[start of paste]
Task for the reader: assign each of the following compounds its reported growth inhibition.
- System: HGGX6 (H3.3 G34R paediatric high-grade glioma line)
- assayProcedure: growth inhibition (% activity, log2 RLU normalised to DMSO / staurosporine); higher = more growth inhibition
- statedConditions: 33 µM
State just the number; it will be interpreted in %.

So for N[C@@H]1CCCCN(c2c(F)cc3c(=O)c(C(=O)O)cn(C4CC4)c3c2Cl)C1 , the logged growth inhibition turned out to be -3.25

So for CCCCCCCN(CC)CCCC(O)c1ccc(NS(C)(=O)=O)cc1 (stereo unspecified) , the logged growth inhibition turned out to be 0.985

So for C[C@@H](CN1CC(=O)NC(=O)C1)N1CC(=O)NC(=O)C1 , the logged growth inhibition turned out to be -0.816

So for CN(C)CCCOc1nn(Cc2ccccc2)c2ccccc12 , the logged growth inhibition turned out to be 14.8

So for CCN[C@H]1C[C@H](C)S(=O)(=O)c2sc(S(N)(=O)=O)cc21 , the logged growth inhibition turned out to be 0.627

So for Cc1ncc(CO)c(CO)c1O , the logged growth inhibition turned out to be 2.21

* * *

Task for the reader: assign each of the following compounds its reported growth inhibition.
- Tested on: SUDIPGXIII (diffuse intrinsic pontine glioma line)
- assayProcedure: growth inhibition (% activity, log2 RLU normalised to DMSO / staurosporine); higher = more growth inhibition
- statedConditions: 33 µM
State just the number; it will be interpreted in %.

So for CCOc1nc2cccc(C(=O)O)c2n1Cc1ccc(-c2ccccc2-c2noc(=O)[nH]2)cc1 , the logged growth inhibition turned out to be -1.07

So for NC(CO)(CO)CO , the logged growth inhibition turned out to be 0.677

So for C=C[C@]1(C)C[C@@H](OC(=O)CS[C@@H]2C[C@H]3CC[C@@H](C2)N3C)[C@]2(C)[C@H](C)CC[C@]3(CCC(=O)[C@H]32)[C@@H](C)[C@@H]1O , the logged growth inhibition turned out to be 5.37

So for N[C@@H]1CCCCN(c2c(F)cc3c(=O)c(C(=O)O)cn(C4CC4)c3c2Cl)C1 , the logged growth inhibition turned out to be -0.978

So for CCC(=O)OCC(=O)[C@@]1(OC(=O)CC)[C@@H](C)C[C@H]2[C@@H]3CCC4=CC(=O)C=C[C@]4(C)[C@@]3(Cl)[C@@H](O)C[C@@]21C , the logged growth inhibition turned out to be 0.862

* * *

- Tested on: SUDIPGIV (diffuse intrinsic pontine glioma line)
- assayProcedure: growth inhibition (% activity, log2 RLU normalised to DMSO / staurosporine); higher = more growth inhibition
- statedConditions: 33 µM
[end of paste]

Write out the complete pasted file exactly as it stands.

Task for the reader: assign each of the following compounds its reported growth inhibition.
- System: HGGX6 (H3.3 G34R paediatric high-grade glioma line)
- assayProcedure: growth inhibition (% activity, log2 RLU normalised to DMSO / staurosporine); higher = more growth inhibition
- statedConditions: 33 µM
State just the number; it will be interpreted in %.

So for N[C@@H]1CCCCN(c2c(F)cc3c(=O)c(C(=O)O)cn(C4CC4)c3c2Cl)C1 , the logged growth inhibition turned out to be -3.25

So for CCCCCCCN(CC)CCCC(O)c1ccc(NS(C)(=O)=O)cc1 (stereo unspecified) , the logged growth inhibition turned out to be 0.985

So for C[C@@H](CN1CC(=O)NC(=O)C1)N1CC(=O)NC(=O)C1 , the logged growth inhibition turned out to be -0.816

So for CN(C)CCCOc1nn(Cc2ccccc2)c2ccccc12 , the logged growth inhibition turned out to be 14.8

So for CCN[C@H]1C[C@H](C)S(=O)(=O)c2sc(S(N)(=O)=O)cc21 , the logged growth inhibition turned out to be 0.627

So for Cc1ncc(CO)c(CO)c1O , the logged growth inhibition turned out to be 2.21

* * *

Task for the reader: assign each of the following compounds its reported growth inhibition.
- Tested on: SUDIPGXIII (diffuse intrinsic pontine glioma line)
- assayProcedure: growth inhibition (% activity, log2 RLU normalised to DMSO / staurosporine); higher = more growth inhibition
- statedConditions: 33 µM
State just the number; it will be interpreted in %.

So for CCOc1nc2cccc(C(=O)O)c2n1Cc1ccc(-c2ccccc2-c2noc(=O)[nH]2)cc1 , the logged growth inhibition turned out to be -1.07

So for NC(CO)(CO)CO , the logged growth inhibition turned out to be 0.677

So for C=C[C@]1(C)C[C@@H](OC(=O)CS[C@@H]2C[C@H]3CC[C@@H](C2)N3C)[C@]2(C)[C@H](C)CC[C@]3(CCC(=O)[C@H]32)[C@@H](C)[C@@H]1O , the logged growth inhibition turned out to be 5.37

So for N[C@@H]1CCCCN(c2c(F)cc3c(=O)c(C(=O)O)cn(C4CC4)c3c2Cl)C1 , the logged growth inhibition turned out to be -0.978

So for CCC(=O)OCC(=O)[C@@]1(OC(=O)CC)[C@@H](C)C[C@H]2[C@@H]3CCC4=CC(=O)C=C[C@]4(C)[C@@]3(Cl)[C@@H](O)C[C@@]21C , the logged growth inhibition turned out to be 0.862

* * *

- Tested on: SUDIPGIV (diffuse intrinsic pontine glioma line)
- assayProcedure: growth inhibition (% activity, log2 RLU normalised to DMSO / staurosporine); higher = more growth inhibition
- statedConditions: 33 µM